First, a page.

Volume 2, Issue 6
“Borrowers who requested loan forgiveness but got only partial relief under former Secretary of Education Betsy DeVos will have their debts wiped away.”

Why this is important: Since 2015, there have been numerous federal and state investigations into several for-profit colleges that allegedly defrauded students. The students, who had significant federal and private student loan debt, alleged the schools deceived them about, among other things, the quality of the education, graduation rates, and potential job prospects. Some schools shuttered their doors, including ITT and Corinthian; yet the students were still required to repay thousands of dollars of student loan debt. “Under DeVos, the Department heightened the burden of proof for borrowers seeking debt cancellation under the law and implemented the partial relief rule.” Thus, some borrowers still remained obligated to repay thousands of dollars of student loan debt. President Biden recently announced that student who were scammed by these education institutions will have the entirety of their federal student loans forgiven (instead of just part of the loans). That forgiveness amounts to an estimated $1 billion in student loan relief. Student loan servicers should look for forthcoming guidance from the Department of Education on how to approach and handle the backlog of requests currently pending as well as any claims that were previously denied. --- Angela L. Beblo
"U.S. Rep. Patrick McHenry reintroduces legislation seeking to improve consumers’ access to credit and amend the Fair Credit Reporting Act."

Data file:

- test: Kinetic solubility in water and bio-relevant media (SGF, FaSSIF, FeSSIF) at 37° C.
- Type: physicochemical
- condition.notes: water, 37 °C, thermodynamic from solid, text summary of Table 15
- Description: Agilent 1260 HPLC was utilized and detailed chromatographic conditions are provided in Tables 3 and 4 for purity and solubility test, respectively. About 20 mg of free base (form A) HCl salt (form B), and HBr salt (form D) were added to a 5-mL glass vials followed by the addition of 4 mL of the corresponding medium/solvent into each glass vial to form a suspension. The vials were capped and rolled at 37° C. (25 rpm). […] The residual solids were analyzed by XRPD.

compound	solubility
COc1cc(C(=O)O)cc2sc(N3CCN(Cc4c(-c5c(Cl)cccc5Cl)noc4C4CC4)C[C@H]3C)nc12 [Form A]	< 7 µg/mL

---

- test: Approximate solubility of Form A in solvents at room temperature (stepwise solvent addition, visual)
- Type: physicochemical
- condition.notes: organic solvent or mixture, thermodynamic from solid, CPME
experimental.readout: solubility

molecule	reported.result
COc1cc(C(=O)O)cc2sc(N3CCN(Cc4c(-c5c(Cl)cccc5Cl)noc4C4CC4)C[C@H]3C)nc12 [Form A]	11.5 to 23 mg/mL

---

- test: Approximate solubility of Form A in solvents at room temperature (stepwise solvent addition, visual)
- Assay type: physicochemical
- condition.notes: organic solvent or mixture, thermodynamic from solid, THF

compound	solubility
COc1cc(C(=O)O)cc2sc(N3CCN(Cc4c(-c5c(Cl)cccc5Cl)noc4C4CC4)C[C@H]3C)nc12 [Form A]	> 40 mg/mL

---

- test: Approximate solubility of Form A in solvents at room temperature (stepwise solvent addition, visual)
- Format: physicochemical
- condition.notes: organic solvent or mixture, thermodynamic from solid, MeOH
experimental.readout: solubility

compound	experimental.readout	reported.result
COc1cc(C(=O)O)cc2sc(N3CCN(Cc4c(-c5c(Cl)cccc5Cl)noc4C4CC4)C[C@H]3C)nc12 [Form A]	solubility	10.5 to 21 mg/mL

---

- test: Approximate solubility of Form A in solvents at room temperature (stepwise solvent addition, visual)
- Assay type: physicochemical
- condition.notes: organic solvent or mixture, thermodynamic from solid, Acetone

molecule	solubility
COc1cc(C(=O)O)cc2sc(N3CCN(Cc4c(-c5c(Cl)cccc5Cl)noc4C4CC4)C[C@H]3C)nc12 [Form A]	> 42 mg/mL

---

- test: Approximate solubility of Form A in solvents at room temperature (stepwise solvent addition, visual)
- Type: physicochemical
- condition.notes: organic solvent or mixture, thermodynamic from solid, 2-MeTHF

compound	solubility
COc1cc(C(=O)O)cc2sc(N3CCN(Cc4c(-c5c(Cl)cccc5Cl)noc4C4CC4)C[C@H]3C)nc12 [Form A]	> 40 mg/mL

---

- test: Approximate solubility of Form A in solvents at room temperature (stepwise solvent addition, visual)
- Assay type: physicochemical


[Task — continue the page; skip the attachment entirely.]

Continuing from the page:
Why this is important: H.R. 1645, which if enacted, would create the Protecting Consumer Access to Credit Act. The bill explains its purpose as making improvements to the regulation of consumer reporting agencies and protecting consumers. Recently, ACA International, a trade group representing debt collection agencies, creditors, debt buyers, collection attorneys, and debt collection industry service providers worldwide, announced that it supports several key points of H.R. 1645, including the removal from consumers' credit reports of all paid, non-elective medical debt. Several key players currently are considering changes to credit reporting agencies and how credit reports work, including President Biden, who previously stated he favors creating a public credit reporting agency to compete with Equifax, TransUnion, and Experian. The support of a large industry group for a bill aimed at revising the credit reporting system may help this bill continue to work its way through Congress and onto the President's desk. --- Nicholas P. Mooney II
"Going forward, the CFPB said it intends to exercise its supervisory and enforcement authority consistent with the full scope of its statutory authority under the Dodd-Frank Act as established by Congress."

Why this is important: By rescinding the policy statement, the CFPB under the Biden administration signals a return to the more aggressive enforcement and rulemaking position that characterized the agency under the Obama administration.